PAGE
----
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British constitutional change

...on serious topics that don't fit anywhere else at present.
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Altfish
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Re: British constitutional change

#21 Post by Altfish » October 31st, 2014, 7:27 am

Latest post of the previous page:

Must admit, not seen those figures, have you got a link.

Also, when you said 'significant' I'd expected way above 5-10%

Nick
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Re: British constitutional change

#22 Post by Nick » November 2nd, 2014, 6:00 pm

Altfish wrote:Must admit, not seen those figures, have you got a link.
No, I saw it quoted on Newsnight, I think, but it may be out there on the internet somewhere...
Also, when you said 'significant' I'd expected way above 5-10%
Fair enough. Maybe 'surprising' might have been better. I do wonder, though, if some voters (including/especially Labour ones?) might switch to SNP in the hope of bagging a better deal somehow, even though they don't want a separate Scotland. It has some plausibility, I think.

stevenw888
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Re: British constitutional change

#23 Post by stevenw888 » November 3rd, 2014, 12:09 pm

Very interesting article (the original one, covering the change to a fixed five year term). As I remember, this was agreed between Nick and Dave as part of the agreement to form a coalition. The other was to promise to hold a referendum on the "first past the post" system" vs proportional representation.
I think the the constitutional change to a fixed term parliament is an excellent one.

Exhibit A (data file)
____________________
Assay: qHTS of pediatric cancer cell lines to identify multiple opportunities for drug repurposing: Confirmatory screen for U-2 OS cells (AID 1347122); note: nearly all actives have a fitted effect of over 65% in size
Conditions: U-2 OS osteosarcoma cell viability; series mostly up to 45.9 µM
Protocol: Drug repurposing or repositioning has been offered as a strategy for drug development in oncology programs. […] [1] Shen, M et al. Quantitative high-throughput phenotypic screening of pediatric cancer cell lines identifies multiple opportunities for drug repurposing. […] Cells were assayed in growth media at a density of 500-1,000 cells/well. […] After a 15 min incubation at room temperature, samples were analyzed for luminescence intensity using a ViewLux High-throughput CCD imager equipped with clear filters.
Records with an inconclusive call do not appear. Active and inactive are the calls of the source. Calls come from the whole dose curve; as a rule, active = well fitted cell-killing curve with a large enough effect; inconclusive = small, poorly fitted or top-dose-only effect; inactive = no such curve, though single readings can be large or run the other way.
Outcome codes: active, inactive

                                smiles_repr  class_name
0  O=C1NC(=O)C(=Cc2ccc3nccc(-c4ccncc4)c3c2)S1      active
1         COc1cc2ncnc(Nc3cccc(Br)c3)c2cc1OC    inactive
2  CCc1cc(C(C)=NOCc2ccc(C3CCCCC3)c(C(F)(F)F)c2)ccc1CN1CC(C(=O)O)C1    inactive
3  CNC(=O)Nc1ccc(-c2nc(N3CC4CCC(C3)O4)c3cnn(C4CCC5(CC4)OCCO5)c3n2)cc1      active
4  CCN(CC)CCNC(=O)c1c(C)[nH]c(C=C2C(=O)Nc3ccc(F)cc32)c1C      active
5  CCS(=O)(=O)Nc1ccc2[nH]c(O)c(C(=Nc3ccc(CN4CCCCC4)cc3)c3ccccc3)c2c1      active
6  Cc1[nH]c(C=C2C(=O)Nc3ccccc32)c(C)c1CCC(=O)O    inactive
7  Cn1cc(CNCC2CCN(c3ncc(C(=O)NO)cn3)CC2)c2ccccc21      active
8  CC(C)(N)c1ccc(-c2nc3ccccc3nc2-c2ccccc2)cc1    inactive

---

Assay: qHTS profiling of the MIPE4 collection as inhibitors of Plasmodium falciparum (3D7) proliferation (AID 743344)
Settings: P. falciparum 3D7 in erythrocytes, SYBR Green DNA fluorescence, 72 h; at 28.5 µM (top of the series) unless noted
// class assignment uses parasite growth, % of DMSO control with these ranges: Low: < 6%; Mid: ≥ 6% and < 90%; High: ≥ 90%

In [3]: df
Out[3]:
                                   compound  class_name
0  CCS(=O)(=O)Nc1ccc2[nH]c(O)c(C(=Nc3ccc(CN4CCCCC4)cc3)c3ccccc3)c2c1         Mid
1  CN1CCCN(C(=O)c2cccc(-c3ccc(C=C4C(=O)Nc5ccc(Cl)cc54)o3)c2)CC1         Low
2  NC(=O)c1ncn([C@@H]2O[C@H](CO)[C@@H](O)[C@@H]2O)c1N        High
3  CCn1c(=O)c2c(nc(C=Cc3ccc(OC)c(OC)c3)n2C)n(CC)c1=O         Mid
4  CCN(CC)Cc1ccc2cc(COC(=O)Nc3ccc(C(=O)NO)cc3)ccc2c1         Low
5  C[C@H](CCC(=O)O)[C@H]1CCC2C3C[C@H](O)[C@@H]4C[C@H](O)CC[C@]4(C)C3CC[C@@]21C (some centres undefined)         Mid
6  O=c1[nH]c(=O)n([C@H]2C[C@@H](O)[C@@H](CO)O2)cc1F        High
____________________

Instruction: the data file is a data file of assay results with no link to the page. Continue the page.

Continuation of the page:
I have seen too many elections in the past where the incumbent waited till just the right moment to call an election. The Falklands factor, just for one. Elections called in 1983, 1987, 1992, 2001, 2005 all followed this path. Therefore the incumbent party always had a distinct and unfair advantage. Thatcher and others (before the independence of the Bank of England to set interest rates) even used to manipulate the interest rates to cause a feel-good factor just before elections.
Also, the press spent months and months of (pointlessly) speculating over when the next general election would be. Used to drive me nuts - so much so, that I even yearned for fixed term parliaments, just to shut them up!
Now, under the new system, everyone knows when the election will be. The Tories have no specific advantage, and neither do Labour. Non-fixed term parliaments were another way that politicians could undermine the democratic process. The US has had fixed term parliaments for about 200 years and I never heard anyone moan about it.
"There are old pilots and there are bold pilots, but there are no old, bold pilots." - From the film "Top Gun"

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Altfish
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Re: British constitutional change

#24 Post by Altfish » November 3rd, 2014, 1:28 pm

stevenw888 wrote: Now, under the new system, everyone knows when the election will be. The Tories have no specific advantage, and neither do Labour. Non-fixed term parliaments were another way that politicians could undermine the democratic process. The US has had fixed term parliaments for about 200 years and I never heard anyone moan about it.
One possible problem (and it is happening now to an extent in the coalition) is that you can end up with 12-months to go and you have a 'dead parliament'

stevenw888
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Re: British constitutional change